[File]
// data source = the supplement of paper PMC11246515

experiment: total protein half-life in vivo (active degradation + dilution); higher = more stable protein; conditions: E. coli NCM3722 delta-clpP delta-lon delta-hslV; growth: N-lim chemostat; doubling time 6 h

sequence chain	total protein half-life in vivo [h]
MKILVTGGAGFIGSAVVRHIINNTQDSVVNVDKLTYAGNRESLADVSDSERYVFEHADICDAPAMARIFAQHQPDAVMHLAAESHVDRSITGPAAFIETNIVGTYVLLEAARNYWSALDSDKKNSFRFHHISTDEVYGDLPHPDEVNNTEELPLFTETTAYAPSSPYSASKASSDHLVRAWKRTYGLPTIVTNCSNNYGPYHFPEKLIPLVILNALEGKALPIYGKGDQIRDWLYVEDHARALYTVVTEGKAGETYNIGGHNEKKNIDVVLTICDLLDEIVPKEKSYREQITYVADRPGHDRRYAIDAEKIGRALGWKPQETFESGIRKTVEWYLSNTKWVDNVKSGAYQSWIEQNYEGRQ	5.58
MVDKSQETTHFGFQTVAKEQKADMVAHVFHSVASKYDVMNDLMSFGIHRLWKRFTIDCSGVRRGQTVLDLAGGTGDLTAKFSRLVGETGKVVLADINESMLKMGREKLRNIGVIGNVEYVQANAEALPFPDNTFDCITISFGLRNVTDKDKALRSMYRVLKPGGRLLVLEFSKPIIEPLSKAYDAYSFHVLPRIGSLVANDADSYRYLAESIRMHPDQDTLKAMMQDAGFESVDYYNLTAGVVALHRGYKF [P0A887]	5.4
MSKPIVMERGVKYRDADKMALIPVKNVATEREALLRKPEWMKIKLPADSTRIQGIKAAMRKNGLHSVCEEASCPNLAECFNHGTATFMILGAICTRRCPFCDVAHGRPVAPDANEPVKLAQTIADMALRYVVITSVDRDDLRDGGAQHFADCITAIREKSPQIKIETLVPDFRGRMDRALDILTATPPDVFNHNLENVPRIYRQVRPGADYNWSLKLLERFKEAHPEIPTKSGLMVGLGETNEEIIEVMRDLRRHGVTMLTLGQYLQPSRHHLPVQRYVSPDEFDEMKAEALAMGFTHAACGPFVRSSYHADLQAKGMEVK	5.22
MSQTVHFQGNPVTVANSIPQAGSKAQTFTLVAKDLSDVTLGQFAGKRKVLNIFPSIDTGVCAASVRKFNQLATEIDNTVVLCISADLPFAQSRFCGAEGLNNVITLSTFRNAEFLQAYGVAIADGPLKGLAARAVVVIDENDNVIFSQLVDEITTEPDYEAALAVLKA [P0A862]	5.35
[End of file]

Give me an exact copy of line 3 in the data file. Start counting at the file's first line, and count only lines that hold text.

sequence chain	total protein half-life in vivo [h]